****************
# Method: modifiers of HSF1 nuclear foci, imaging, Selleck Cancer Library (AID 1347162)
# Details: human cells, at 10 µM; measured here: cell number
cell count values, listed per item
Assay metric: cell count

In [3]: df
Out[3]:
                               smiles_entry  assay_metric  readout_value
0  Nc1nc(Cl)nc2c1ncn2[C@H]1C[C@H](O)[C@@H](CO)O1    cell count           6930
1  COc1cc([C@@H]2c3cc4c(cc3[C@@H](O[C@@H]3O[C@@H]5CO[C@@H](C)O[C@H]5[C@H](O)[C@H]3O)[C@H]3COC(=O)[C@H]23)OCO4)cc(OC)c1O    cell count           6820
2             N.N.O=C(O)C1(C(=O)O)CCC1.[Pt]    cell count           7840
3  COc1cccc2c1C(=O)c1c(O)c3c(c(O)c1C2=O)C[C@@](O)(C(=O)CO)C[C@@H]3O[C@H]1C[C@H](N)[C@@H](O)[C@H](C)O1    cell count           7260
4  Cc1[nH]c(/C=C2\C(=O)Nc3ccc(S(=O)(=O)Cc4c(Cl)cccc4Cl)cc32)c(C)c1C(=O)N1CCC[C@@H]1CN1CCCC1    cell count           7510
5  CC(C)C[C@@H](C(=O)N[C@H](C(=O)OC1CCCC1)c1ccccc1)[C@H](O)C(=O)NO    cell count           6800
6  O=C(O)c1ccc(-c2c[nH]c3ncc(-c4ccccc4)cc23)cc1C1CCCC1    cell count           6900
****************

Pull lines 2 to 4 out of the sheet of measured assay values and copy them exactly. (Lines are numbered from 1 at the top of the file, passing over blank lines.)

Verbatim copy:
# Details: human cells, at 10 µM; measured here: cell number
cell count values, listed per item
Assay metric: cell count